Horse Twitches Grand Island NE

This page provides relevant content and local businesses that can help with your search for information on Horse Twitches. You will find informative articles about Horse Twitches, including "Safe Twitching". Below you will also find local businesses that may provide the products or services you are looking for. Please scroll down to find the local resources in Grand Island, NE that can help answer your questions about Horse Twitches.

Pupsi Daisy Grooming Salon
(308) 675-0439
614 N Eddy St
Grand Island, NE
Pupsi Daisy has very skilled professional groomers who focus on quality grooming, outstanding customer service, and enjoy helping educate pet parents.

Ann'S Pet Salon
(308) 384-4679
1311 Geddes St
Grand Island, NE
Vet Care
(308) 382-9036
1016 N Diers Ave
Grand Island, NE
Pet Spot
(308) 398-0554
1004 N Diers Ave
Grand Island, NE

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The Dapper Dog
(308) 872-2132
224 South 7th Ave.
Broken Bow, NE
Your pet's comfort is top priority at our professional grooming and boarding facility. Loving care and attention to detail are given at every step of the grooming process, from the initial bath to the final trim. Appointments available Monday through Friday.

Island Pet Resort
(308) 384-4679
1311 Geddes St
Grand Island, NE
Groomingdales Pet Spa
(308) 381-9950
2418 N Webb Rd
Grand Island, NE
Sundance Feed & Seed
(308) 382-4950
2124 Lawrence Ln
Grand Island, NE
SFI Marketing
5945 Cornhusker Hwy
Lincoln, NE
Ensure your loyal companion has the robust health and vitality he deserves. Megavites chewables have been specifically formulated to make sure your pet is getting all the nutrition necessary for continued good health.

K9 Kutz
(308) 946-2356
North Hwy 14
Central City, NE
Serving rural Nebraska pets and their owners! Special introductory services for the puppies' first visit. Judy will take care of your pet like they were her own. Open Monday thru Friday. Clipped, bathed, scissored and hugged, your pet is sure to appreciate our kind attention to detail. Pickup and Delivery services available.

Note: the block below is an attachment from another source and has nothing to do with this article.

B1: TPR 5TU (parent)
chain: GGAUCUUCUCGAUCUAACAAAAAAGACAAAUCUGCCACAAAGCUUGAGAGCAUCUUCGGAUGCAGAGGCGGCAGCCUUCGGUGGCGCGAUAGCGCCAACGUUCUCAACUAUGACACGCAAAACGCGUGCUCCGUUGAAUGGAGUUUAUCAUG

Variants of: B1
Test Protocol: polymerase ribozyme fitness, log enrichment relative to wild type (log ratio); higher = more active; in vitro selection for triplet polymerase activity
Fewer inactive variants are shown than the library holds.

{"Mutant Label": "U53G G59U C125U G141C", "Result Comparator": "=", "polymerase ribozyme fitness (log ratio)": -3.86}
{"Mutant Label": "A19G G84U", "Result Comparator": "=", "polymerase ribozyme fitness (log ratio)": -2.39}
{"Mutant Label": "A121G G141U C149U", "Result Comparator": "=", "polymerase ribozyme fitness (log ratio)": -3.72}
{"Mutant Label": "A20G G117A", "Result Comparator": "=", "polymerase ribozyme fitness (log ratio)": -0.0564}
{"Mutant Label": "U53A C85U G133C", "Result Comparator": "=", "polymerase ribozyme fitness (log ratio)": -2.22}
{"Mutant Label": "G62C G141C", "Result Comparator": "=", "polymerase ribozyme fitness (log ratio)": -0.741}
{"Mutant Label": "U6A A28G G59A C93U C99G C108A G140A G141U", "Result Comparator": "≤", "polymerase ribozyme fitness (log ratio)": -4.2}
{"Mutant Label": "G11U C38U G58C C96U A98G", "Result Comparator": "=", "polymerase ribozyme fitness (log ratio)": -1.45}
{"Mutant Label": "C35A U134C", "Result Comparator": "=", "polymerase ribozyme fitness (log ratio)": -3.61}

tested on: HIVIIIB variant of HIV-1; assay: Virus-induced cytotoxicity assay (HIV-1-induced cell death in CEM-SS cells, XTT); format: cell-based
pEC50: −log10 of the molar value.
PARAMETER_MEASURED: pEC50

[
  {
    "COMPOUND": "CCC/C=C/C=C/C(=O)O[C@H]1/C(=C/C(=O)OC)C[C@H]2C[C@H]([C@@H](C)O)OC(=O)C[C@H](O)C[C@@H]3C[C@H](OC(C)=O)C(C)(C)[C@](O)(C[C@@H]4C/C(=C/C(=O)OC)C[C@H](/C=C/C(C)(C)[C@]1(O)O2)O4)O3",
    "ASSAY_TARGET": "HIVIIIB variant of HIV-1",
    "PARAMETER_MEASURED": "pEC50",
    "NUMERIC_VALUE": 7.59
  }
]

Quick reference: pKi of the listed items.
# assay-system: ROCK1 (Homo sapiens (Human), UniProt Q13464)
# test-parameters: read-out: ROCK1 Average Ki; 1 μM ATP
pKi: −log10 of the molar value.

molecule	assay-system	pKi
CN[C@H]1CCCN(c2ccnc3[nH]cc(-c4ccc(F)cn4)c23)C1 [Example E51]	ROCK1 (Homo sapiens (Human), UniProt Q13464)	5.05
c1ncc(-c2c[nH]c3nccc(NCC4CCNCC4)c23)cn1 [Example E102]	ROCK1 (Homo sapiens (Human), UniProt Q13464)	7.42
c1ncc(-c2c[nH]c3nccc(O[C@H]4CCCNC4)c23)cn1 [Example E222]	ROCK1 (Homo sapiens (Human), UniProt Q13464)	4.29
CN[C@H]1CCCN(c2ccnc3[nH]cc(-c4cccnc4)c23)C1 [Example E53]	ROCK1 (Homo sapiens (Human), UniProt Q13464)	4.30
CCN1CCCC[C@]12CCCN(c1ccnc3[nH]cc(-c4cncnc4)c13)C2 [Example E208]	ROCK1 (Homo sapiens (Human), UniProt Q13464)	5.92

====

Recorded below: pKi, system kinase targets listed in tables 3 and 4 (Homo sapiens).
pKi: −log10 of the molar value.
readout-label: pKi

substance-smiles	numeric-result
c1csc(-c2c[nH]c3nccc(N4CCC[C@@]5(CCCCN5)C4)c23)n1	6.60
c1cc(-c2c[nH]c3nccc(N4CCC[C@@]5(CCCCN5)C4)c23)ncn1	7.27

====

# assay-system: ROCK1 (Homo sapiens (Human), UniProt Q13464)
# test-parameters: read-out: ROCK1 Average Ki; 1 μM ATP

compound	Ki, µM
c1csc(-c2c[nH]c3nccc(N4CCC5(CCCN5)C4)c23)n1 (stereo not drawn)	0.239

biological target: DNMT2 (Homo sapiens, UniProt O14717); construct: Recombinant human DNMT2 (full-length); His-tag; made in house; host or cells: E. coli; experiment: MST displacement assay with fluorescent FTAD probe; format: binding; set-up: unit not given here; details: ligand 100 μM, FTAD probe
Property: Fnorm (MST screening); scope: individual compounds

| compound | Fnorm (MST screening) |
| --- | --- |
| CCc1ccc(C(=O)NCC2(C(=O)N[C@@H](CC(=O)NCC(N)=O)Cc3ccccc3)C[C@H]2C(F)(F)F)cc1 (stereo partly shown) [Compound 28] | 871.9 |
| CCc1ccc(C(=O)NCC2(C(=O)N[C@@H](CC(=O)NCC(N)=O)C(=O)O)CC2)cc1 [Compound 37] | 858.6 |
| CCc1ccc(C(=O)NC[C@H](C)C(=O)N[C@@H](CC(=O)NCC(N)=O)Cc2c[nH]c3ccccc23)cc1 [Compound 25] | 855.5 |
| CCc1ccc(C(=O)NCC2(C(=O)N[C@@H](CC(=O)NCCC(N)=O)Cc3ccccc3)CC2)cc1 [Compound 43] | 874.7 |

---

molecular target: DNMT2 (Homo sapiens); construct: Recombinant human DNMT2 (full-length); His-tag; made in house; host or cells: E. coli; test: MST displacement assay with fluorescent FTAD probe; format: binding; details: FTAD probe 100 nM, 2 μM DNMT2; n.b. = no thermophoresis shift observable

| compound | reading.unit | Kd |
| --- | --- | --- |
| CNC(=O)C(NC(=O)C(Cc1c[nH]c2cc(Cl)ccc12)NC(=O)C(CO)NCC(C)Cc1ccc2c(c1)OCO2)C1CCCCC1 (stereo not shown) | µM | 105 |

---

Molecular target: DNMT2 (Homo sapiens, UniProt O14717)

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Safe Twitching

Written by Melissa Cassutt

There are three basic types of restraint that can be effective during an emergency: location restraint, physical restraint and chemical restraint.  Colorado veterinarian Ruth Sorensen discusses different techniques of twitching, a form of physical restraint that can help control your horse as you address an emergency.

In part two, Sorensen explains how to properly apply three different types of hobbles. Our series on emergency restraint techniques concludes with an article on different types of location restraint, chemical restraint, and special techniques to restrain a foal, mule or donkey.
Safe Twitching

There are two areas on a horse that can be effectively and humanely twitched—the neck and the nose. Vulnerable anatomy, such as ears, joints or genitals should never be used for restraint. Besides being illegal in some states, ear twitches can cause permanent damage and may actually provoke aggression in some horses.

There are a few situations in which a twitch should not be used. These include if a horse is:

• Thrashing. To ensure the safety of the horse and the handler, a horse that is thrashing (as is often the case with a bad colic) should not be twitched or restrained with any other technique.

• Hurt in the area to be twitched. This may sound obvious, but it still deserves to be noted. Do not apply a twitch to an injured area, such as a sunburned muzzle or a shoulder suffering from a laceration.

• Acting up. Twitching should be used only in an emergency, and only to restrain a horse long enough to prevent further injury as the situation is being handled. Twitching should never be used as a form of discipline.

Nose twitches can be applied by hand or with a piece of equipment.
To apply a nose twitch by hand, grasp the “meaty” part of the upper lip under the nostrils, and while keeping a firm grip, twist your hand. As you hold this twitch, pulse your hand and gently massage the lip with your fingers.

As for twitching equipment, there are three basic types of nose twitches:

• Humane twitches. These metal clamps hinge at one end to squeeze the upper lip, and fasten at the opposite end with a snap. Though called humane twitches, Sorensen says they can end up causing injury by pinching or slipping loose.

• Rope-end twitches. These twitches are comprised of a long stick with a rope loop at one end. The loop is applied to the upper lip and twisted tight. As with the humane twitch, these can also have a problem with slipping.

• Chain-end twitches. These twitches are the same as a rope-end twitch, but instead of a rope loop, they have a chain loop, which provides more grip.

Whatever type of twitch you use, it’s important to stay active and aware when twitching a horse. If using your hands, “work the twitch” by pulsing your hands and massaging the area; if using a piece of equipment, gently and slowly roll the handle over and back, being careful not to loosen the twitch.

Note that ...

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NE Equine Law


Under Nebraska Law, an equine professional is not liable for an injury to or the death of a participant in equine activities resulting from the inherent risks of equine activities pursuant to sections 25-21,249 to 25-21,253.  (Sign posting is required.)